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MNI SOURCES: Chances Rise Of ECB Rate Cut On Data, Coronavirus

     LONDON (MNI) - The chances are rising of a European Central Bank interest
rate cut if eurozone economic data continues to disappoint and coronavirus
persists as a threat to global trade, ECB officials told MNI, with one saying
officials from some member states were already privately arguing for lower
     "Certainly if this data continues into another round, the mood for imminent
action will increase and I still believe that there is a consensus around the
table that when needed, we will take the right action at the right time," one
official told MNI, calling the latest economic data "very discouraging" and
describing coronavirus, for all its unknowns, as "obviously a serious downside
risk to growth."
     "Risks that we thought were parked are rearing their heads," the official
said, noting that there was still a risk of a hard Brexit at the end of the year
and that coronavirus might not only slow Chinese demand and interfere with
supply chains, but also derail a smooth implementation of the 'phase 1' trade
deal with the U.S.
     Further easing would be more likely to take the form of a rate cut than of
any extension to the ECB's asset purchase programme (APP), the official said. An
"insurance cut" could also be reversed fairly quickly if necessary.
     "I wouldn't say further easing it is likely in March, but then I couldn't
argue that it isn't more likely than it was last month," the official said,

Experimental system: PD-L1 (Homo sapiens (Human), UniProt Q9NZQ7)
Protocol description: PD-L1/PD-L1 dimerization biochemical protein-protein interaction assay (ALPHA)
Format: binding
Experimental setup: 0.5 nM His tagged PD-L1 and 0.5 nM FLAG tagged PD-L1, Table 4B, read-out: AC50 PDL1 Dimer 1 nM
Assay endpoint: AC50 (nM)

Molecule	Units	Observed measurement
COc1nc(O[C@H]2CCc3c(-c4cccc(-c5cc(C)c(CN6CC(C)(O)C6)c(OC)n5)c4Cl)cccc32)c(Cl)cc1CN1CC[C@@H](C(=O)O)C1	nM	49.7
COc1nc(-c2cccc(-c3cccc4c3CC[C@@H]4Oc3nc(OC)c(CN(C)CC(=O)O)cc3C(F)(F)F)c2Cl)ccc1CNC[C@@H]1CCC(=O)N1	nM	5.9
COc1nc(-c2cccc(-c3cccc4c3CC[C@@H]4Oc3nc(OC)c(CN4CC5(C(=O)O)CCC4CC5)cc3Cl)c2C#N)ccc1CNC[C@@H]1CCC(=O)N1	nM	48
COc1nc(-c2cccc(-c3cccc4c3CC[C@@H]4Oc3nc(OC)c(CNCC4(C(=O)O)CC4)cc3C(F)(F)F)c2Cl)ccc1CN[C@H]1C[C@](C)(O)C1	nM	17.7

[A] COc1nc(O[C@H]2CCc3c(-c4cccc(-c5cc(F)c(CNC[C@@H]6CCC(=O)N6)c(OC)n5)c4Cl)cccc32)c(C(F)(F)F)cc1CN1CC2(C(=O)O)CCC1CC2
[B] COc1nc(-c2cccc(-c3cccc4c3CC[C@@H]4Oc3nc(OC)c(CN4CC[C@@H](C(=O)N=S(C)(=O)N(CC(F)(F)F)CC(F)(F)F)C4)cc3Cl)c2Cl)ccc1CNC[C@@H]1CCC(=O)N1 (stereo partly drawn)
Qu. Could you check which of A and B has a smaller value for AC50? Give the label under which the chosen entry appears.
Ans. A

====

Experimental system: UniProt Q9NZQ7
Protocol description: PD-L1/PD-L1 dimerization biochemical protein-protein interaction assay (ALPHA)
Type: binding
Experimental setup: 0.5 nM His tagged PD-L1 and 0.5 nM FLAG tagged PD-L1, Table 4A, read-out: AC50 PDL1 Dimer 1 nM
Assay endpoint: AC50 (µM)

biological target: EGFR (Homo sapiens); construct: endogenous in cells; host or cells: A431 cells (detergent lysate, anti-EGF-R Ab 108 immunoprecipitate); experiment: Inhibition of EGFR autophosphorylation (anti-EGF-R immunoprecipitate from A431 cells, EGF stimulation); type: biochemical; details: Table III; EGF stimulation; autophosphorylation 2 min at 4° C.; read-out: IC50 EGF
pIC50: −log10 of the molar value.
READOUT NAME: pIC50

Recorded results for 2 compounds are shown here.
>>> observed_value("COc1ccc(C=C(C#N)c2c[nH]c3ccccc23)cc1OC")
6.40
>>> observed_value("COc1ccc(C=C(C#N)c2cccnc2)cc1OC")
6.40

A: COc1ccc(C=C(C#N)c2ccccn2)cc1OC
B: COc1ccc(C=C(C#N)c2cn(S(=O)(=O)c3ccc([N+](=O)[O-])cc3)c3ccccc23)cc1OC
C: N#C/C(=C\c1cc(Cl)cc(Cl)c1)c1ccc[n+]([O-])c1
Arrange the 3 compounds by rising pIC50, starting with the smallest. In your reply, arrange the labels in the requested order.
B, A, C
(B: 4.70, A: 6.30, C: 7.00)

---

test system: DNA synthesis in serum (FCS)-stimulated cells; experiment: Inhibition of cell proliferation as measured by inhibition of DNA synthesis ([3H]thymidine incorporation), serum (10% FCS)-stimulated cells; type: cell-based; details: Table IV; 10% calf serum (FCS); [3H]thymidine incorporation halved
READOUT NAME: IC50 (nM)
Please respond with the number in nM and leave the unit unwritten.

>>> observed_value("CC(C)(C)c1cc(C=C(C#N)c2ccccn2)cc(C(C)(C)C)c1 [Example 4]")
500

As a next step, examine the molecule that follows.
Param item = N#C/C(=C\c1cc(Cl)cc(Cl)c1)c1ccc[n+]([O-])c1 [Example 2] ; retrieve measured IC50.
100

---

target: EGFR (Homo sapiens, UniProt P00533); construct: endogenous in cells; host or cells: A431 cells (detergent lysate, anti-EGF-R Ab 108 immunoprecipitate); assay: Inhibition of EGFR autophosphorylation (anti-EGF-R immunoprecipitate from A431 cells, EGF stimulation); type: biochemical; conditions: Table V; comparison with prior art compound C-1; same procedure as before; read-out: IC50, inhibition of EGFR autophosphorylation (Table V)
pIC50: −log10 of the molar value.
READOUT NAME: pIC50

noting that the ECB would release its quarterly forecasts by its meeting on
March 12.
     Another ECB official told MNI that some smaller countries were already
pushing for a rate cut.
     "It has been a topic of discussion ever since the end of last year, though
not much about it has leaked from meetings," the official said.
     "A few weeks ago, before the virus outbreak, I would have said that the
policy outlook remained unchanged, given an unchanged scenario, with APP going
on at least until September and rates staying at current levels beyond the end
of APP. But now the picture has changed. We just need to properly weigh up to
what degree."
     January industrial production data from Germany, France and Italy was very
worrying, the official said, adding that further poor figures were expected in
February, in part due to the coronavirus.
     A third official was more cautious, saying that the "pressure is not that
big yet" for a rate cut, although conceding that poor data is changing the
balance of risks.
     But a fourth insisted that it now seemed more likely that rates could be
     "If the data for the rest of the month and beginning of March [doesn't
improve] then they may have to do something. Regarding QE, the number is totally
agreed. But another drop of 10 basis points on the [deposit] rate, why not?" the
fourth official said, adding that any such move would be a test of the strength
of the relationships built by President Christine Lagarde since her arrival late
last year, since when she has attempted to repair the rifts over policy on the
Governing Council exposed following last September's easing package.
     An ECB spokesman declined to comment on what the officials told MNI.
--MNI London Bureau; +44 203 865 3829; email:
[TOPICS: M$X$$$,MT$$$$,MX$$$$,M$$EC$]

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